Trent Boult bristled when he was reminded of the back niggle that kept him out for a part of last year's international action.
"What injury?" was his response, when asked if he considered himself to be back at his best. Then, he brushed it off as something confined to ancient history, not a mere 12 months ago, and insisted it had no impact on the speeds he was bowling.
In Zimbabwe, Boult averaged in the late 120s. Perhaps what he could not say was that the surfaces and the opposition - unresponsive and inexperienced - did not require him to bend his back. Perhaps he knew he needed to save that for South Africa. And he has.
Be it the natural progression that comes with recovery, or a conscious effort to be more clinical, Boult was just as difficult to get away and more dangerous in Durban. His first two spells cost just 18 runs and yielded two wickets, both off good deliveries and not poor shots, and it was only in the third spell, when he searched for reverse swing that things became a little untidy.
More notable was the fact that he was quicker than he was in Bulawayo - with an average speed of 134 kph and hitting 141.5 kph for the day's fastest ball - and he continued to find late movement, forcing the batsmen to pay full attention to every ball. "Trent bowled really well to start, and that set the day up for us. He looked like he was in great rhythm," Neil Wagner said.
Boult got rid of two of South Africa's most assured batsmen - opener Stephen Cook and Hashim Amla - and bored their way into a still-fragile middle-order, which could not ride out pressure for long enough to post substantial scores. Fortunately for New Zealand's other bowlers, they did not need to emulate Boult to get reward. "Quite a few of us got out to deliveries in ways that could have been avoided," Amla said.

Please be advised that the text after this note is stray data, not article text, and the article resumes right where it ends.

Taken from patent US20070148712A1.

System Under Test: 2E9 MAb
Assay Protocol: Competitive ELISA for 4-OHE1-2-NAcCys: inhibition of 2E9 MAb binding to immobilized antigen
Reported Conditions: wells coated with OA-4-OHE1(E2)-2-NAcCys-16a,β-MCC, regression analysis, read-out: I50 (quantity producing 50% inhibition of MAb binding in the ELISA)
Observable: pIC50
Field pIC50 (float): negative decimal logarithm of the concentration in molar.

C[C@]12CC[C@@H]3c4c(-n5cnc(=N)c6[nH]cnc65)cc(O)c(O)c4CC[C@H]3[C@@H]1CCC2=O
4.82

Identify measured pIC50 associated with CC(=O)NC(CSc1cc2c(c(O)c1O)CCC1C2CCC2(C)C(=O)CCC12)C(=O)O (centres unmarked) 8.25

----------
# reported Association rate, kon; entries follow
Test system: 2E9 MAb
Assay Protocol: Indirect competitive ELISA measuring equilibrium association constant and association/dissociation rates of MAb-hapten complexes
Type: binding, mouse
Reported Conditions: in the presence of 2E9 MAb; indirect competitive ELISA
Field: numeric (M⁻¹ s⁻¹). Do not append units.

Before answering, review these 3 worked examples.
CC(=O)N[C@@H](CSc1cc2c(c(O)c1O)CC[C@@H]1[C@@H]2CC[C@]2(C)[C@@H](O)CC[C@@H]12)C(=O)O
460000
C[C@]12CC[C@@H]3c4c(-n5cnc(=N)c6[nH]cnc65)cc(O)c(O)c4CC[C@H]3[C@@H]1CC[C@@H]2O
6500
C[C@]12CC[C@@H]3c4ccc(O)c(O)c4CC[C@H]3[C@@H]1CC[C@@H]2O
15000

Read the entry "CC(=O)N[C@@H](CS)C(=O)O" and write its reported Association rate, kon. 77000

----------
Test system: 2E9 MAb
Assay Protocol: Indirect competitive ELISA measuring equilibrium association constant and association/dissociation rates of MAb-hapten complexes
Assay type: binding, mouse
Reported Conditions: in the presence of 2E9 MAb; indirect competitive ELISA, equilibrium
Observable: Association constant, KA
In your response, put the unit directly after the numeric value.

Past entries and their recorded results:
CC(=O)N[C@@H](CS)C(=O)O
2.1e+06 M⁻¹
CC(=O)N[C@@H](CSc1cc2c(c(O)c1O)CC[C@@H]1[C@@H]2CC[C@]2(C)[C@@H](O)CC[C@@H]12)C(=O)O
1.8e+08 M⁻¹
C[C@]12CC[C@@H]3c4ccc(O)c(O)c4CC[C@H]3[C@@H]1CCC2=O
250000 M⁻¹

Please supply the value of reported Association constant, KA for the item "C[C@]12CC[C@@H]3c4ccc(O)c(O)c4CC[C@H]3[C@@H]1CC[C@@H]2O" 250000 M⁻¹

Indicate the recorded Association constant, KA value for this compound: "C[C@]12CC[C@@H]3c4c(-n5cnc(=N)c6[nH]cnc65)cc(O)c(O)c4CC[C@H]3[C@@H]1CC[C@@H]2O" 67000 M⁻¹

Dean Elgar, JP Duminy and Quinton de Kock were the guiltiest parties. All three squandered starts with careless strokes, which seemed to be in line with South Africa's policy of starting more strongly than they have in the past. Instead of criticising it, Amla examined the merits of the more aggressive approach, while adding that South Africa would need it to pay off before they can completely embrace it.
"I tried to bat normally. It wasn't a conscious effort to score quickly. If I look at anybody else, they were hitting the half-volleys and cut shots. That's what you need to do to score runs," Amla said. "Someone like Quinny [Quinton de Kock] has been around for three or four years and he is aggressive by nature. He plays that way. He got a quick 30 and had he not got out, we would have been in a good position. As he becomes more experienced, he will work it out. He played exceptionally well to get us some momentum, but, unfortunately, he didn't bat through."
Now South Africa find themselves in what Amla has admitted is "not a great position," as they look to "scrape some runs tomorrow morning," against a New Zealand attack that can see the finish line and understands that it needs to approach it as Boult did on day one. "With the wicket having a little bit more bounce here, your margin of error was a little smaller in Bulawayo," Wagner said. "As a bowler, you can get a little bit carried away here, but I thought everybody bowled exceptionally well in partnerships today. We are pretty happy with where we are, but we know we still need to get two crucial wickets tomorrow and then go in with the bat and apply ourselves."